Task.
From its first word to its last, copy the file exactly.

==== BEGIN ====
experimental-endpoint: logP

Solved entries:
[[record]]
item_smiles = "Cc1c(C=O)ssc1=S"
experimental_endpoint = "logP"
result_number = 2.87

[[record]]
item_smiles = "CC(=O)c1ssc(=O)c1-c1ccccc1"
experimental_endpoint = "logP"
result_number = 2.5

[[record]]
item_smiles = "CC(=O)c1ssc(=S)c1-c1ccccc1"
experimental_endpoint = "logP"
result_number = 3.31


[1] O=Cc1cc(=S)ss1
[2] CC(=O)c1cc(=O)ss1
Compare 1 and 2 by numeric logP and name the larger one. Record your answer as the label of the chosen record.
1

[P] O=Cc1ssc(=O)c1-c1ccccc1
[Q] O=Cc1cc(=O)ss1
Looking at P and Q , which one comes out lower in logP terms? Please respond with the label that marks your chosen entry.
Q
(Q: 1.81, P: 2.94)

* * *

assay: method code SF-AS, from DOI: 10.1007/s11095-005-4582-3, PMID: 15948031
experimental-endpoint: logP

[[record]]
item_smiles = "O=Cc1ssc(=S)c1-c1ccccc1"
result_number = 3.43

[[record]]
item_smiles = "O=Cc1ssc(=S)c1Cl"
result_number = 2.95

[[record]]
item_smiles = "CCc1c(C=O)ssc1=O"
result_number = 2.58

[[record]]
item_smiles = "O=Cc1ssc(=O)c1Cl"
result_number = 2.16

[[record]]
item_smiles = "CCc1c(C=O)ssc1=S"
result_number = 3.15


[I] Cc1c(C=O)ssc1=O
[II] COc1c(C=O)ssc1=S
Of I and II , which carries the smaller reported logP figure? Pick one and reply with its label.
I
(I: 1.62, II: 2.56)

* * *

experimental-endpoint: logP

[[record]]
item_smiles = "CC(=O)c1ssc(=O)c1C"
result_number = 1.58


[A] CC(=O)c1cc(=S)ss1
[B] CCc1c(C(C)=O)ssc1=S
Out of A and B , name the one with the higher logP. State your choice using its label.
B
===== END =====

experimental-endpoint: logP

Solved entries:
[[record]]
item_smiles = "Cc1c(C=O)ssc1=S"
experimental_endpoint = "logP"
result_number = 2.87

[[record]]
item_smiles = "CC(=O)c1ssc(=O)c1-c1ccccc1"
experimental_endpoint = "logP"
result_number = 2.5

[[record]]
item_smiles = "CC(=O)c1ssc(=S)c1-c1ccccc1"
experimental_endpoint = "logP"
result_number = 3.31


[1] O=Cc1cc(=S)ss1
[2] CC(=O)c1cc(=O)ss1
Compare 1 and 2 by numeric logP and name the larger one. Record your answer as the label of the chosen record.
1

[P] O=Cc1ssc(=O)c1-c1ccccc1
[Q] O=Cc1cc(=O)ss1
Looking at P and Q , which one comes out lower in logP terms? Please respond with the label that marks your chosen entry.
Q
(Q: 1.81, P: 2.94)

* * *

assay: method code SF-AS, from DOI: 10.1007/s11095-005-4582-3, PMID: 15948031
experimental-endpoint: logP

[[record]]
item_smiles = "O=Cc1ssc(=S)c1-c1ccccc1"
result_number = 3.43

[[record]]
item_smiles = "O=Cc1ssc(=S)c1Cl"
result_number = 2.95

[[record]]
item_smiles = "CCc1c(C=O)ssc1=O"
result_number = 2.58

[[record]]
item_smiles = "O=Cc1ssc(=O)c1Cl"
result_number = 2.16

[[record]]
item_smiles = "CCc1c(C=O)ssc1=S"
result_number = 3.15


[I] Cc1c(C=O)ssc1=O
[II] COc1c(C=O)ssc1=S
Of I and II , which carries the smaller reported logP figure? Pick one and reply with its label.
I
(I: 1.62, II: 2.56)

* * *

experimental-endpoint: logP

[[record]]
item_smiles = "CC(=O)c1ssc(=O)c1C"
result_number = 1.58


[A] CC(=O)c1cc(=S)ss1
[B] CCc1c(C(C)=O)ssc1=S
Out of A and B , name the one with the higher logP. State your choice using its label.
B